Atossa slipped back to her mother. Not a sound broke the sultry air of the sick-room, and Nebenchiari’s thoughts reverted to his dream. He told himself that he was on the point of becoming a traitor and a criminal, the visions he had just beheld passed before him again, but this time it was another, and a different one which gained the foremost place. The forms of Amasis, who had laughed at and exiled him,—of Psamtik and the priests,—who had burnt his works,—stood near him; they were heavily fettered and besought mercy at his hands. His lips moved, but this was not the place in which to utter the cruel words which rose to them. And then the stern man wiped away a tear as he remembered the long nights, in which he had sat with the reed in his hand, by the dull light of the lamp, carefully painting every sign of the fine hieratic character in which he committed his ideas and experience to writing. He had discovered remedies for many diseases of the eye, spoken of in the sacred books of Thoth and the writings of a famous old physician of Byblos as incurable, but, knowing that he should be accused of sacrilege by his colleagues, if he ventured on a correction or improvement of the sacred writings, he had entitled his work, “Additional writings on the treatment of diseases of the eye, by the great god Thoth, newly discovered by the oculist Nebenchari.”
He had resolved on bequeathing his works to the library at Thebes, that his experience might be useful to his successors and bring forth fruit for the whole body of sufferers. This was to be his reward for the long nights which he had sacrificed to science—recognition after death, and fame for the caste to which he belonged. And there stood his old rival Petammon, by the side of the crown-prince in the grove of Neith, and stirred the consuming fire, after having stolen his discovery of the operation of couching. Their malicious faces were tinged by the red glow of the flames, which rose with their spiteful laughter towards heaven, as if demanding vengeance. A little further off he saw in his dream Amasis receiving his father’s letters from the hands of the high-priest. Scornful and mocking words were being uttered by the king; Neithotep looked exultant.—In these visions Nebenchari was so lost, that one of the Persian doctors was obliged to point out to him that his patient was awake. He nodded in reply, pointing to his own weary eyes with a smile, felt the sick girl’s pulse, and asked her in Egyptian how she had slept.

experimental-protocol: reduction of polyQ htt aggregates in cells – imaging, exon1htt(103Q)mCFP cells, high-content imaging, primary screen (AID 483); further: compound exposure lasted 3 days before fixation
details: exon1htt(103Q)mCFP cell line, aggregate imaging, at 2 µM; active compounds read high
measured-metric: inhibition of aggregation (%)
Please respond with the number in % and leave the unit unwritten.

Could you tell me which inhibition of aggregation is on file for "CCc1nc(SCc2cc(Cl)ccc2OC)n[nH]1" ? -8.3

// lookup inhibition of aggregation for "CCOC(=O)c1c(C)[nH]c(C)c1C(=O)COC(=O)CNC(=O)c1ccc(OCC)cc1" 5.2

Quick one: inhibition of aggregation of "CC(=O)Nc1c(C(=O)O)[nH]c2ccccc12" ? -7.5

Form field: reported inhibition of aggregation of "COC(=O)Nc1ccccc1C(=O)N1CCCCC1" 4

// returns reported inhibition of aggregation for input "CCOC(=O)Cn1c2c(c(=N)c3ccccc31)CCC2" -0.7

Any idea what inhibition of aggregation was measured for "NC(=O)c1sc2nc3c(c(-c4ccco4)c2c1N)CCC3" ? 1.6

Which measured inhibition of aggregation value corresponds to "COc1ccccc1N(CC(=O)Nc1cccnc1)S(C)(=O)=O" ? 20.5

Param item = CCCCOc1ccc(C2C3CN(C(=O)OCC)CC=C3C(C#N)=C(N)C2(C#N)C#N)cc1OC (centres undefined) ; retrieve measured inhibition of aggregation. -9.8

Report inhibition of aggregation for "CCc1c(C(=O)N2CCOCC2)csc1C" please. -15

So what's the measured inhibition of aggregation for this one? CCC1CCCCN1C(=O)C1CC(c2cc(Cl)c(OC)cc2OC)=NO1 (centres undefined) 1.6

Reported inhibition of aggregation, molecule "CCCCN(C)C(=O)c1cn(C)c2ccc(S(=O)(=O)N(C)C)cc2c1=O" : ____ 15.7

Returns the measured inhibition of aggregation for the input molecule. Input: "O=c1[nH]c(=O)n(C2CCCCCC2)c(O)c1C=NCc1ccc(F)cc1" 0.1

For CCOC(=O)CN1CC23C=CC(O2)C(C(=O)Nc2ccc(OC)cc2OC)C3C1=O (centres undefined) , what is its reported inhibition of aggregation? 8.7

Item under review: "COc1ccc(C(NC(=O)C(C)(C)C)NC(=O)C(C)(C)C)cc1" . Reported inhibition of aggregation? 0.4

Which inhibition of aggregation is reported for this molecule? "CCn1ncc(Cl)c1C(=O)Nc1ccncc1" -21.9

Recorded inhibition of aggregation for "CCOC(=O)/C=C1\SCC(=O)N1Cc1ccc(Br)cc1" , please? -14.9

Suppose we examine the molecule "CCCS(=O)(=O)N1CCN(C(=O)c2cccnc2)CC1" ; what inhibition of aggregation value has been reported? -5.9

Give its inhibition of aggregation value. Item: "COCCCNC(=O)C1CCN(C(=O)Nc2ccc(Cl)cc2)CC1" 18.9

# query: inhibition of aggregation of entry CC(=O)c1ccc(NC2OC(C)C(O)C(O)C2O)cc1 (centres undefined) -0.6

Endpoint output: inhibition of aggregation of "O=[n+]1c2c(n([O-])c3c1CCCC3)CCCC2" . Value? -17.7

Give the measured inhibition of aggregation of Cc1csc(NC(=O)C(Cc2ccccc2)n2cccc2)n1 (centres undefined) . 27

“I do not know,” she answered, in a voice that was hardly audible. “It seemed to me that I was asleep, and yet I saw and heard everything that had happened in the room. I felt so weak that I hardly knew whether I was awake or asleep. Has not Atossa been here several times?”
“And Cambyses stayed with Kassandane until sunrise; then he went out, mounted his horse Reksch, and rode into the game-park.”
“How do you know that?”